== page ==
Early syntactic acquisition in German: Evidence for the modal hypothesis

David Ingram*, William Karl Thompson

*Corresponding author for this work

Research output: Contribution to journalArticle

47 Scopus citations

Abstract

Poeppel and Wexler (1993) present the Full Competence Hypothesis, which claims that German children very early (circa age 2) acquire finiteness, verb agreement, and verb movement. They also propose the Grammatical Infinitive Hypothesis, which states that children have the option of using either a finite or nonfinite form and randomly select verbs for one or the other. The data on which these claims are based consist of 282 sentences from a German child at 2;1. We present a more conservative alternative, the Lexical/Semantic Hypothesis, which proposes that early learning is more lexically oriented, and that early word combinations can be explained by more semantically oriented accounts. To replace the Grammatical Infinitive Hypothesis, we put forth the Modal Hypothesis, which states that the distinction between finite and nonfinite forms can be accounted for by the modality of the sentence. Nonfinite forms occur in modal contexts, and finite ones occur in nonmodal ones. Data to support this alternative are presented from the analysis of 1084 sentences from four German children, including the subject studied in Poeppel and Wexler.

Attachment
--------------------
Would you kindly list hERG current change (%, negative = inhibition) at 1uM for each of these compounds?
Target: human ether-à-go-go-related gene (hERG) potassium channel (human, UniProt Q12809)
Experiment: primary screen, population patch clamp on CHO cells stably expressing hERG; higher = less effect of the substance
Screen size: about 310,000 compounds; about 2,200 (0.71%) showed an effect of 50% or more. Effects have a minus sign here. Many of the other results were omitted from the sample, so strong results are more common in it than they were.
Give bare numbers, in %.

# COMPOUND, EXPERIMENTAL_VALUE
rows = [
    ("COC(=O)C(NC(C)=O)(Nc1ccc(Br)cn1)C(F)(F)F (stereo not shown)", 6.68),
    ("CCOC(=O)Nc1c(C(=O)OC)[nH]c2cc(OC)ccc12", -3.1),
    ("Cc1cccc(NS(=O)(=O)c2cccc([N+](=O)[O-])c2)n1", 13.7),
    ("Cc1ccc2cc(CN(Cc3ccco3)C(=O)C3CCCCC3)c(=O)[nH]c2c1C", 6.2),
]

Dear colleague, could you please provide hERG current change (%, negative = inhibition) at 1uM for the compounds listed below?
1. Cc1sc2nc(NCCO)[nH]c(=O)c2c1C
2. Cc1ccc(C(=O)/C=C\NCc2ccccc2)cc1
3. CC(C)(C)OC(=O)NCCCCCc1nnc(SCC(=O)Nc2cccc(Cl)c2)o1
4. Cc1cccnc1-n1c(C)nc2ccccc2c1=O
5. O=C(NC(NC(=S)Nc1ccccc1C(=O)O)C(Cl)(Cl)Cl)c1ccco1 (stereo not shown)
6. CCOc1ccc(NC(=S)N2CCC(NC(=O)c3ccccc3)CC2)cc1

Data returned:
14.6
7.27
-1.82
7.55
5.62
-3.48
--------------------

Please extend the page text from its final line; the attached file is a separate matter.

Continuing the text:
Original languageEnglish (US)
Pages (from-to)97-120
Number of pages24
JournalLanguage
Volume72
Issue number1
DOIs
StatePublished - Jan 1 1996

ASJC Scopus subject areas

  • Language and Linguistics
  • Linguistics and Language

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